California Chronicle: Algerian, Jordanian Feminists Stun Southern California Audiences
By Pat McDonnell Twair
The American Friends Service Committee, which has been assisting Arab feminists to address the issue of violence toward women in their respective countries, brought 10 activists to the United States this spring to network on strategies to combat domestic crimes against women. Speaking in the Los Angeles area were Dr. Faika Medjahed, an Algerian dental surgeon, filmmaker and writer, and Leah Sawalha, a public health specialist from Amman, Jordan.
Dr. Medjahed spoke passionately as she described the all--out war being waged on women in Algeria. Explaining that her country is close to anarchy, with radical Islamists ruling most of the country at night and all but the capital by day, the dentist--turned--documentary filmmaker said women are the most vulnerable members of her society and, hence, are targeted first.
At an AFSC reception in Pasadena, the phenomenon of contemporary Islamic women choosing to wear the hijab (a head scarf which many non--Arabs refer to as a "veil") dominated questions posed to both of the visiting feminists.
"The practice of hijab has increased in Jordan commensurate with the growth of the Muslim Brotherhood," Sawalha explained. "I'd venture to say 90 percent of women university students and professors wear scarves as a political statement."
The fiery Dr. Medjahed said that in Algeria the hijab has become the "supreme obligation" for women. Those who don't cover up are subject to death by Islamists, who have killed more than 200 women since 1992.
"Peasant women who work in the fields aren't forced to cover, but in the cities women must hide behind the hijab," Dr. Medhajed asserted. "They are walking graves whose minds are entombed."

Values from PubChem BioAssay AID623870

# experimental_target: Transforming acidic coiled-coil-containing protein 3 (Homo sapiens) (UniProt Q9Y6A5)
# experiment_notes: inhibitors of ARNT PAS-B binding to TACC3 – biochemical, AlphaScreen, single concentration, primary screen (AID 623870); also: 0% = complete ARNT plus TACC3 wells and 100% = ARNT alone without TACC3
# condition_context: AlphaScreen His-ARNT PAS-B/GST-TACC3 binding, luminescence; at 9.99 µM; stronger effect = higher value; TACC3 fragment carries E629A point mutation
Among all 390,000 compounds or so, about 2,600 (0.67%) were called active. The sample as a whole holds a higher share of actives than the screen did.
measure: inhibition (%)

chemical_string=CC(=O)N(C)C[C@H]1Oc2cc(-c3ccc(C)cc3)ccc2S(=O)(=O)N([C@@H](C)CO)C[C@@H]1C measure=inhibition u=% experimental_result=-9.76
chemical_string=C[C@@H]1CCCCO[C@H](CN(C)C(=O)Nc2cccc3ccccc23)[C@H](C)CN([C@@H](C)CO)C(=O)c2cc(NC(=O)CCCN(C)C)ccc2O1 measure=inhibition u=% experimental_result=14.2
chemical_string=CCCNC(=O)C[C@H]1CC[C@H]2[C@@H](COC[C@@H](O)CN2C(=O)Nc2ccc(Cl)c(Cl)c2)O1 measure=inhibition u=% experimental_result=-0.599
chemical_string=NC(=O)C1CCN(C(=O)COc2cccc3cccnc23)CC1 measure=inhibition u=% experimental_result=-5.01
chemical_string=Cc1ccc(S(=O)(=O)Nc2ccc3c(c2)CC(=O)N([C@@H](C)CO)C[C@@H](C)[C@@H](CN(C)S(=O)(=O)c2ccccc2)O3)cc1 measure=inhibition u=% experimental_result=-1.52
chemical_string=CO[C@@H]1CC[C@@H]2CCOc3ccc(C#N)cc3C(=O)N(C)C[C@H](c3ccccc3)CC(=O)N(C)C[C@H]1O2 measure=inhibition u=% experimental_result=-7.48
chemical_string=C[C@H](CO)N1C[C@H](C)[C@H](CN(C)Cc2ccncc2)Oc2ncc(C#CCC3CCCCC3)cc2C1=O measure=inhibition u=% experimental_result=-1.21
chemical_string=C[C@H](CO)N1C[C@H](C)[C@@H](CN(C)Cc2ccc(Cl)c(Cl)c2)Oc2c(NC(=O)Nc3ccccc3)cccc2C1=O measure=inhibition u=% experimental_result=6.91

Asked who imposes the rule that Algerian women must wear hijab, she replied: "The fundamentalists. If there isn't enough employment for men, they say women are holding their jobs. If there is a housing shortage, they kill widows who are living alone to take their homes. They even blame the hole in the ozone layer on women."
"No matter what the problem, they say the solution is to veil women and keep them at home in the kitchen," she continued. "When we've asked the government to stop this inquistion, we get no response. During Ramadan, they killed the president of the feminist movement because she wasn't veiled while helping village women to start their own carpet factory. They killed a three--year--old because they said his mother had loose morals. They interrogate children in the mosques and schools and ask if their parents fast during Ramadan and if they drink alcohol."
Asked how Americans can assist Arab feminists, Sawalha stated: "During this visit, we've become aware of many myths Americans accept about Arab women. Maybe these myths are intended to keep Western and Eastern women divided, to make them fearful of what they don't know. …